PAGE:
Posted with the express consent of Irv Muchnick from his blog Concussion Inc.:
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Harvard Hits the Concussion Inc. Jackpot: 10 Years, $100 Million From NFL Players for a Tiny and Misrepresented Study Glossing Over Brain Trauma

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Posted with the express consent of Irv Muchnick from his blog Concussion Inc.:
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Dan Pastorini Malpractice Suit Against Class Action Firm Hints Settlement Talks Already Under Way With NFL

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Posted with the express consent of Irv Muchnick from his blog Concussion Inc.:
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Published January 10th, 2012

Rep. Linda Sánchez

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Happy Holidays, Football and Sports Concussion Establishment: 2012 Is the Year of the Tobacco-Style Lawsuit

Posted with the express consent of Irv Muchnick from his blog Concussion Inc.:

Published December 26th, 2011.

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Guys,
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A few comments from the notes I took down during the Santa Clara Law Sports Law Symposium:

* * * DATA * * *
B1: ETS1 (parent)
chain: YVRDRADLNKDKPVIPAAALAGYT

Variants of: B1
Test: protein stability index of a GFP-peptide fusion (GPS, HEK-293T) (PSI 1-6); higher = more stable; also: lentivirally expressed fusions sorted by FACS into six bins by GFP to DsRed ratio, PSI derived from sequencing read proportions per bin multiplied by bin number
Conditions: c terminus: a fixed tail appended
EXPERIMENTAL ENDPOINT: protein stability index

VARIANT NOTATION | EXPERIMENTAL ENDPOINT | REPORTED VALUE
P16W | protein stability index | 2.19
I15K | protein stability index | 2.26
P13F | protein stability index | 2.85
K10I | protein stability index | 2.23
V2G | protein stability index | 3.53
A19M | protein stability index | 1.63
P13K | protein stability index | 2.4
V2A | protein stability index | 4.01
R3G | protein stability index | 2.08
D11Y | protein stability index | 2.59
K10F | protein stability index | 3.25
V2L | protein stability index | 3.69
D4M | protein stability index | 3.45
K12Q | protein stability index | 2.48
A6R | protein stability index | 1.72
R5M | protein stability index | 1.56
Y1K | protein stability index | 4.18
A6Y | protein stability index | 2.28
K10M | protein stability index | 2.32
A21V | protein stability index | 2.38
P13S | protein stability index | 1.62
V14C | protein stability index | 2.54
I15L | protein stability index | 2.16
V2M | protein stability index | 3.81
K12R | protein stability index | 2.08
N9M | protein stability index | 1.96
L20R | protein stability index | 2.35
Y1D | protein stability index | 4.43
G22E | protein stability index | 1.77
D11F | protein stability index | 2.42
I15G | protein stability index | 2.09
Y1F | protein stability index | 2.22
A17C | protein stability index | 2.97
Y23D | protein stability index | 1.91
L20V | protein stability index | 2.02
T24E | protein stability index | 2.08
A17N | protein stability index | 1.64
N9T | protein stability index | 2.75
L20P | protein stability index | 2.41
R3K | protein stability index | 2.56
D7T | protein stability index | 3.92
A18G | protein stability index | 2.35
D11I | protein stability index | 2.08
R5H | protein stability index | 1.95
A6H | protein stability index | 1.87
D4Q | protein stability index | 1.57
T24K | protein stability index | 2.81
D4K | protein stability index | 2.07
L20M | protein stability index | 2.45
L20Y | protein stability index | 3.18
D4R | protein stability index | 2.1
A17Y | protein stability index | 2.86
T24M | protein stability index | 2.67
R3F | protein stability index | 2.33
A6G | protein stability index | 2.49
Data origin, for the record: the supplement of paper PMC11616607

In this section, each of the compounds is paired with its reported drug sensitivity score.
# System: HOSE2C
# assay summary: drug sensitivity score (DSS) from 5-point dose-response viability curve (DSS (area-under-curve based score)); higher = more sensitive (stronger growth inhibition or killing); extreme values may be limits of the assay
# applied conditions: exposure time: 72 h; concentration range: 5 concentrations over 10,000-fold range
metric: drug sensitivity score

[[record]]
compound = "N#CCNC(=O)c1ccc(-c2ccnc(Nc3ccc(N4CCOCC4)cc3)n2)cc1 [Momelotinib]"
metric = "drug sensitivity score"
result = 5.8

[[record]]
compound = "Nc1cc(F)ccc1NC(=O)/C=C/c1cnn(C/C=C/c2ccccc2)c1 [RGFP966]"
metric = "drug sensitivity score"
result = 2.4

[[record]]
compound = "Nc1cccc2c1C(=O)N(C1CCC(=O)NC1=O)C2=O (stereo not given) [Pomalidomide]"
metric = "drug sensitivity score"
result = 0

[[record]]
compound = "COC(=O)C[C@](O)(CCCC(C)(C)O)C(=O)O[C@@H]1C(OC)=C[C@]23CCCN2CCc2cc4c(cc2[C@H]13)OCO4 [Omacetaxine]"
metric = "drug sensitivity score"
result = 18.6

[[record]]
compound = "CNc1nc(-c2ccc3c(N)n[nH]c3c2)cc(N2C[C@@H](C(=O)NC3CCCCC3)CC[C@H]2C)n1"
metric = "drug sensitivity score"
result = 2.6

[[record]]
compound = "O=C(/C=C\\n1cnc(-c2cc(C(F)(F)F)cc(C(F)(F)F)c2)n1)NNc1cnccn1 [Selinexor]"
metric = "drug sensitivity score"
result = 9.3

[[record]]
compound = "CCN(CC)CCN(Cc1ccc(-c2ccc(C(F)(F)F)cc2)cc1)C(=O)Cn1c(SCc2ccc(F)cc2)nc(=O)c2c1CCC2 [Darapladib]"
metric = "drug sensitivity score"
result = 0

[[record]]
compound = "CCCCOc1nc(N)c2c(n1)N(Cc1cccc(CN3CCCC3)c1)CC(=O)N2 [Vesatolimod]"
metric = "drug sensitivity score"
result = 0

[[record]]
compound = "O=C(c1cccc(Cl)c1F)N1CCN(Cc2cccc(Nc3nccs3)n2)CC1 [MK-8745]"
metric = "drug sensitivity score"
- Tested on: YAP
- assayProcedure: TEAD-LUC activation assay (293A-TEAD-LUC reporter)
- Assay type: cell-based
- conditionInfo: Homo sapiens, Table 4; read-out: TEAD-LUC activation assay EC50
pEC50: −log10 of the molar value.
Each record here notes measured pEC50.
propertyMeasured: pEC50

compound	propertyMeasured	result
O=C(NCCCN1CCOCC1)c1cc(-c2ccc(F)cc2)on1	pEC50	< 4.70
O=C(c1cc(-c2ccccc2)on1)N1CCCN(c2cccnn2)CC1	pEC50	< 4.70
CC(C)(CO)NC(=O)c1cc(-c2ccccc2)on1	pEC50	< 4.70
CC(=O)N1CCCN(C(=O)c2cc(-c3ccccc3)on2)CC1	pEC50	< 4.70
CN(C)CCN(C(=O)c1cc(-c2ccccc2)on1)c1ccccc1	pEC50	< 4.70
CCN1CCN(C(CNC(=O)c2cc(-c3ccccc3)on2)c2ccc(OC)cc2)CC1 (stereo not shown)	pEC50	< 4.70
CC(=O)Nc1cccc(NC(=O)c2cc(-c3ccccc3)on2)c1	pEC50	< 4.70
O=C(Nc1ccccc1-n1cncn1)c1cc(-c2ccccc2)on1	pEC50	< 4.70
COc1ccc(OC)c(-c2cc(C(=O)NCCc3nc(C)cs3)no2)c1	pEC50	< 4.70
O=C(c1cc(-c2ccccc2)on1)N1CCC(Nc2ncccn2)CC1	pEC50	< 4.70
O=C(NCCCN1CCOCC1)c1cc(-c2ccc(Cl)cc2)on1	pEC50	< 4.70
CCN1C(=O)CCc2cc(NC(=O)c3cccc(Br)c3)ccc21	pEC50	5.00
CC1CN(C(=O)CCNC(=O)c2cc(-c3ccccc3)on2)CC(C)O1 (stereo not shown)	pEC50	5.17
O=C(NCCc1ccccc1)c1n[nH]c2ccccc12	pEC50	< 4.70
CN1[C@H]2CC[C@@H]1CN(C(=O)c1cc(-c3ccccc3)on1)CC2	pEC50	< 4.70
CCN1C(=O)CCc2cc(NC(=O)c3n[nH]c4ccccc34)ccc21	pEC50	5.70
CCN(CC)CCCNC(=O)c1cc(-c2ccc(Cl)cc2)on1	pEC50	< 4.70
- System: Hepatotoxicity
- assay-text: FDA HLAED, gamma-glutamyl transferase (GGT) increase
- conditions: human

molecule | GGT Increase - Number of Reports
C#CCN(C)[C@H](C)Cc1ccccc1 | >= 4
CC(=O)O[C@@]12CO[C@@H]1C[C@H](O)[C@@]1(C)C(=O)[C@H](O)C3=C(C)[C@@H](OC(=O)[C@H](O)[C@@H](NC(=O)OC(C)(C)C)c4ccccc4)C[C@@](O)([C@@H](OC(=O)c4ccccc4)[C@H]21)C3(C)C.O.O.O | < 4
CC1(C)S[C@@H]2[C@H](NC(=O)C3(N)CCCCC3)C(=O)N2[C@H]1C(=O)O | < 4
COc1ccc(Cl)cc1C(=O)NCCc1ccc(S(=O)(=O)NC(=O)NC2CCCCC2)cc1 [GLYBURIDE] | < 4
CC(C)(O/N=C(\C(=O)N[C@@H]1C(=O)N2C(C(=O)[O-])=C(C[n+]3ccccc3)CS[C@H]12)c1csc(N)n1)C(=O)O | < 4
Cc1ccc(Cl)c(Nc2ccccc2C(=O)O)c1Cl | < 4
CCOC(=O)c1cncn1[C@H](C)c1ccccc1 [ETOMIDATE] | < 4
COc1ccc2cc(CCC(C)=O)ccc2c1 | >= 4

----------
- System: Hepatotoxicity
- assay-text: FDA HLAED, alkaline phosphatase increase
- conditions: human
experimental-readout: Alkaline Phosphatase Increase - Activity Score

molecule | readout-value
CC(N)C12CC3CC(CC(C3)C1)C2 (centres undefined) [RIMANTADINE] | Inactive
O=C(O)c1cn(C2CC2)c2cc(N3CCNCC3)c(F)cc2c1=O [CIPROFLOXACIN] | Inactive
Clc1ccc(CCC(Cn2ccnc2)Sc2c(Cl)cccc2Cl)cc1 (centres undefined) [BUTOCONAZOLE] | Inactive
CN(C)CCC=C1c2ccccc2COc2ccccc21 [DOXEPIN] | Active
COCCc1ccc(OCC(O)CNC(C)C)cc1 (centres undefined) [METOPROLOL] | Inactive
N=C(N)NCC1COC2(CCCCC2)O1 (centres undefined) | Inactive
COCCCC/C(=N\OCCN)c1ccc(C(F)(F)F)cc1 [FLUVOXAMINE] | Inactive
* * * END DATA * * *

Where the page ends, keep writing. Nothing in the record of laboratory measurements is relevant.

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I was able to catch De alone for a few minutes outside at the coffee urn. He acted like he didn’t know who I was. Maybe he doesn’t??? In any event, I told him that I would really appreciate the opportunity to sit down with him and discuss disability. He told me to send him an e-mail!
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I received compliments from at least two guys who were amazed that I could hold my tongue during my presentation! I did directly ask him one question in my presentation – and he never answered it. It was about the new neuro-cognitive benefit – which I think is more PR or window dressing than a measure which will actually help any retired players.
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I thought he was taking down a lot of notes during my brief presentation – in fact, one of the audience members said that he was. However, when I looked over at him after I was finished, all I saw on the paper were doodles!
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De was the keynote speaker before our panel – the topic was concussions. However, other than saying that concussions were the NFL’s most significant health issue in the past five years, he did not speak at all about concussions. Rather, he said, “We need a broader discussion on health issues…(including) diabetes and heart disease… (as well as obesity).”
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One former player said that his talk was more like a commencement address, as it was filled with generalities and platitudes: “Our proper goal should be what is right and what is fair.” (Duh!) He also said to be, “…radical in your thoughts, unyielding in your criticism, with the goal of seeking justice.”
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Someone in the audience called out “My cow died!”
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De continued, unfazed, until the guy yelled out again “My cow died!”